Duke Center Mark Williams is one of the most fun prospects to look at ahead of the 2022 NBA Draft. After a so-so freshman season, Williams improved all around the board and made a name for himself during his sophomore year. How do the Dallas Mavericks factor into this conversation? Let’s get into it.
Weight: 242 lbs
Standing reach: 9’9”
- Powerful dunker
- Lob threat
- Soft touch
- Not much range (yet)
- Incredible shot blocker
- Great timing around the rim
- Solid rebounder
- Needs to add some weight
If everything goes right: Deandre Ayton with better defense
If everything goes wrong: Current JaVale McGee
Most realistic outcome: Rob Williams with better touch
Stats and Accomplishments
2021-22 ACC All-Defense
2021-22 ACC Defensive Player of the Year
2022 NCAA Tournament All-Region
Best Games of Last Season
19 points, 11 rebounds, 8 blocks, 9-12 FG, 27 minutes
17 points, 9 rebounds, 6 blocks, 8-9 FG, 28 minutes
28 points, 12 rebounds, 3 blocks, 11-14 FG, 27 minutes
Three Key Things
1. Shot blocking
If you’re looking for rim protection, Mark Williams is the guy for you. His measurables are insane (height, wingspan, standing reach) and his defensive instincts are top-notch. The Dallas Mavericks are a team that’s in need of rim protection.
Williams averaged 2.8 blocks per game but less than 24 minutes per game. That means he was swatting an absurd seven blocks per 100 possessions.
2. Lob threat
Mavericks fans have been clamoring for a lob threat to pair next to Luka Doncic. No matter how hard they try to make him that guy, Dwight Powell just isn’t that guy. Williams could be, though.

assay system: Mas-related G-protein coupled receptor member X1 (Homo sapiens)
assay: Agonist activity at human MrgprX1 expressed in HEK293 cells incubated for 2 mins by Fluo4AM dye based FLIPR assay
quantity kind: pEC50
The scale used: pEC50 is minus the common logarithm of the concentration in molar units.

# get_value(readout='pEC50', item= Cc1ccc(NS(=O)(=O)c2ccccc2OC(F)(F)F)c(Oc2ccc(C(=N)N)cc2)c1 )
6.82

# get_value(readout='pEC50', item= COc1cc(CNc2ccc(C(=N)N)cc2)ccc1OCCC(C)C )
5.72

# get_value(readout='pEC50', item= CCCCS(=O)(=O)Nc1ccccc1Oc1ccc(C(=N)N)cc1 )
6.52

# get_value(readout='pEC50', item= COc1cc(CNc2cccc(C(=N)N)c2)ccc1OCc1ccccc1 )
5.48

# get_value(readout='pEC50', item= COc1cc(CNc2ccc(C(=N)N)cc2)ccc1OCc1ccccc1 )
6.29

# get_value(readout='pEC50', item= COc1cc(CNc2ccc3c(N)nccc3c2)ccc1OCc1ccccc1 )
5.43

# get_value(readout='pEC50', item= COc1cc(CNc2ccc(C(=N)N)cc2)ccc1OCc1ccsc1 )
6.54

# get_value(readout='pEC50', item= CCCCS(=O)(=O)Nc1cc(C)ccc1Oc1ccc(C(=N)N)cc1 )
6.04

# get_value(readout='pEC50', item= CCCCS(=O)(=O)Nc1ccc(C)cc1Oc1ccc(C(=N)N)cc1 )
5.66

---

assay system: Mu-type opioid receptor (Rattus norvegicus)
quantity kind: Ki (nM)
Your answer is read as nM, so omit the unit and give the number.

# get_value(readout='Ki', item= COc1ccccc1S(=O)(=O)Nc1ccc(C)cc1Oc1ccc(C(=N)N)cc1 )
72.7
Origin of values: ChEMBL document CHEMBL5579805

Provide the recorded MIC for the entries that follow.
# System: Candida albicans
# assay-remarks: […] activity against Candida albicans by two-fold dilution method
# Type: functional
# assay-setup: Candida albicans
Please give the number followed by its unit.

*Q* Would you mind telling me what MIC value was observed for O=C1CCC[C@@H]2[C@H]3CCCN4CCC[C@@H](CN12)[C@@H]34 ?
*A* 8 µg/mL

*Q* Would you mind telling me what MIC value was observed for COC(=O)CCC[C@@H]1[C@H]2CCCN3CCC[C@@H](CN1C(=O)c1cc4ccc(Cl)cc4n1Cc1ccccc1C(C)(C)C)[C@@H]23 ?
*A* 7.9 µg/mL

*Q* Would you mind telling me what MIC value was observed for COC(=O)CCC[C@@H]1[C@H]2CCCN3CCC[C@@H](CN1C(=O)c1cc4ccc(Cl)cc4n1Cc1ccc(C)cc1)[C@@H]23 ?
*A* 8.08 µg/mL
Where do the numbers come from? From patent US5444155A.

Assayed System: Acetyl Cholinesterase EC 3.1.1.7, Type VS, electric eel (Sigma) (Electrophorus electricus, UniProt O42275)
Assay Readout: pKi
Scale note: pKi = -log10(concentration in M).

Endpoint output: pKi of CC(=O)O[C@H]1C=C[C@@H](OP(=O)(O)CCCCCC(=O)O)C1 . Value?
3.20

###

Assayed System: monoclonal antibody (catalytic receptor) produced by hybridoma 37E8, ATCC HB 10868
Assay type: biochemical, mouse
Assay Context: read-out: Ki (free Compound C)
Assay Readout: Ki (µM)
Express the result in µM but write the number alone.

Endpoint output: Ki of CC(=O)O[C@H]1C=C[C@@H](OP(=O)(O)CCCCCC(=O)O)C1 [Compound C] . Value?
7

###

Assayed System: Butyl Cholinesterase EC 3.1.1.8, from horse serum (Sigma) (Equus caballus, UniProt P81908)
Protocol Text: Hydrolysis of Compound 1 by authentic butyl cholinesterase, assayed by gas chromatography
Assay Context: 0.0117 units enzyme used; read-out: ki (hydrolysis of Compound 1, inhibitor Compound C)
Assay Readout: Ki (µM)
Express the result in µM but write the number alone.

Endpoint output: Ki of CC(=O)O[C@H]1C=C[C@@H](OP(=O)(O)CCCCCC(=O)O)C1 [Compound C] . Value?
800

He’s a high-IQ player who has a good sense for where and when to position himself around the rim. A guy like Luka would unlock Mark Williams’ potential as a roll-man and lob threat.
3. Soft touch
Mark Williams isn’t the kind of guy that’s going to kill you with a jump shot. He doesn’t have a three ball yet. But his touch is nice. He’s the kind of guy that could easily develop a solid jumper with NBA coaching and reps.
Plus, he’s hown improvement in his shot. For proof, just look at his free-throw percentages from his freshman and sophomore years at Duke.
Freshman year: 53.7%
Sophomore year: 72.7%
Role with Mavericks
If Mark Williams found his way to the Dallas Mavericks, it’s likely he’d play meaningful minutes right away (depending on what the Mavs do in free agency or in the trade market). I have confidence that after 15-20 games to get his footing, Williams would be a better option than Dwight Powell at the five.
Ultimately, it’s highly unlikely that the Mavs will end up with Mark Williams. They’d probably have to trade up into the lottery to get him, and even then, who knows what team might reach for him higher than he’s mocked. But, the Mavs do need a big man, and if they decided Williams was their guy, I wouldn’t be disappointed.
I’m at the point where I’d rather have a rookie rim-runner than an overpaid one.